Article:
Commissioners commit $250,000 to ag program

November 02, 1999|By SCOTT BUTKI

The Washington County Commissioners balked Tuesday at a request to commit up to $600,000 from the next fiscal budget for a state farmland preservation program.

Commissioners President Gregory I. Snook and Commissioners William J. Wivell and John L. Schnebly voted against the request, which came from Washington County Agricultural Preservation Board and Farmland Preservation Administrator Eric Seifarth.

"I'm concerned about going a half-million in the hole before we have started the budget process," Schnebly said. The next fiscal year begins in July.

Instead the County Commissioners voted to commit to spending about $250,000, including about $125,000 in proceeds from a 3 percent state agriculture transfer tax, on the Maryland Agricultural Land Preservation Foundation. The state foundation pays 60 percent for every 40 percent in matching funds counties pay.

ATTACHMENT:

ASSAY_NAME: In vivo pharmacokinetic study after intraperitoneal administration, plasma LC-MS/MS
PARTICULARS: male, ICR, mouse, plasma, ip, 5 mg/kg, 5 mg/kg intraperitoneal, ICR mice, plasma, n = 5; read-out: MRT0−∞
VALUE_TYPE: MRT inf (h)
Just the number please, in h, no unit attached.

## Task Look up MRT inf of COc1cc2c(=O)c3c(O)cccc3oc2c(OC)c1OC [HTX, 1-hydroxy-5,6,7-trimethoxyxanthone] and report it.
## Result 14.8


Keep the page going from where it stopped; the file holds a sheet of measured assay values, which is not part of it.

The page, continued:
To fully take advantage of the program and receive $1 million from the state the County Commissioners need about $500,000 more than is presently budgeted, Seifarth said.

It's a valid request, Schnebly said, but it's not that simple.

"Everything that comes to us is worthy but we're the ones who have to balance the budget," Schnebly said. "I love the school board, I love the libraries. But we only have so much money."

If the county commits to providing the money but doesn't come up with it, there is a penalty of 17 percent interest, Seifarth said.

One way the county can pay for program participation would be through a 2 percent county ag transfer tax, which would be "piggybacked" onto the state tax. The tax is assessed when property is converted from agricultural land to other purposes.

The Ag Preservation Board supported adding a county tax to raise the $500,000, Seifarth said.

While he understands the county is in "dire fiscal times," the County Commissioners' vote sends a mixed message about the county's support for farmland, said Steve Ernst, president of the ag preservation advisory board.

He said he was not sure if the board would support adding the county transfer tax given the lower program participation by the county.

The Herald-Mail Articles